Steve Haskew of Circular Computing, is back to tell us about how Circular Computing was awarded the world’s first BSI Kitemark™ for Remanufactured Laptops from the British Standards Institute. Steve explains what a Kitemark is, and why it’s important. Steve also tells us how the Kitemark has opened up conversations with new customers and partners, and why it’s important to realise that a zero carbon future can only happen if we go all-in for a circular economy.

Circular Economy Podcast Ep76 Isolde de Ridder – Circular Jewellery

76 Isolde de Ridder – Circular Jewellery

Isolde de Ridder is a circular jeweller and goldsmith. She founded her business – Isolde de Ridder Sieraden, in 2017, to create high-end jewellery with the greatest care for both people and planet. Isolde gives discarded metals and other materials a second life, contributing to a better world for future generations.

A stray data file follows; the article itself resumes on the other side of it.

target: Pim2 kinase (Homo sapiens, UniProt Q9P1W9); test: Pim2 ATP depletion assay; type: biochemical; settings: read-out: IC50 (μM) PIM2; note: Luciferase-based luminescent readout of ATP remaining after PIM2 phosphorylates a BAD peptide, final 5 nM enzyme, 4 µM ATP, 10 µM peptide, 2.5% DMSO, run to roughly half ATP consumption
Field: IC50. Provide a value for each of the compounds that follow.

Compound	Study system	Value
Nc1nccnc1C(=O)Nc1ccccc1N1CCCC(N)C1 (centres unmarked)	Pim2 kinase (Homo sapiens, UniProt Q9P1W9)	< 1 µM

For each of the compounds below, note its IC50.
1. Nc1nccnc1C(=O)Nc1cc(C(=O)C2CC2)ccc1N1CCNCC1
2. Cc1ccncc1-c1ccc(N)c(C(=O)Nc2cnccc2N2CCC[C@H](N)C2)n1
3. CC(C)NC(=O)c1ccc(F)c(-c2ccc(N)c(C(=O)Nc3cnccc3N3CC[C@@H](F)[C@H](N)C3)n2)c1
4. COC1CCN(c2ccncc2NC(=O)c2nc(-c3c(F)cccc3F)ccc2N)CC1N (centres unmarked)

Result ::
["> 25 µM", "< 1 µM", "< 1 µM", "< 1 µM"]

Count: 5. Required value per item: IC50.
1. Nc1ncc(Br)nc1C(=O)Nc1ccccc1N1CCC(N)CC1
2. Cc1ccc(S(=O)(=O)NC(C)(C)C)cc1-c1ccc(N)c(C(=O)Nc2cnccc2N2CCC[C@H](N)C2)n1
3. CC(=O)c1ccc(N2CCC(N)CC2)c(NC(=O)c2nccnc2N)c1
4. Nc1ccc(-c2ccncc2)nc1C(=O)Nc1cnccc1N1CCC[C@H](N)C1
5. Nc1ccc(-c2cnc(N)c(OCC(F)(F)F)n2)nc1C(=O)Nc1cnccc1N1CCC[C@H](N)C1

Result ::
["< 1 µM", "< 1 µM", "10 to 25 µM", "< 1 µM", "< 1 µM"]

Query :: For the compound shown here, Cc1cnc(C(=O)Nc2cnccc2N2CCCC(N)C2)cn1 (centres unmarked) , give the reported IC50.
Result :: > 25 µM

Isolde began her education to become a goldsmith in 2006, to combine her passion for gemstones, creativity and working with her hands. She’s inspired by Nature, gemstones, ancient civilizations and also more recent art movements.
We talk about why reusing discarded precious metals is more complicated than it sounds, and how Isolde is encouraging people to bring old jewellery back to life, using her storytelling and design skills to help people repurpose jewellery and other materials into things they will treasure, and that remind them of their loved ones.
Isolde tells us about her early interests, and how they led her to start this business, how she became disillusioned with the ethics of Fair Mined and Fairtrade Gold, and how that sparked the ideas for becoming a circular economy jeweller.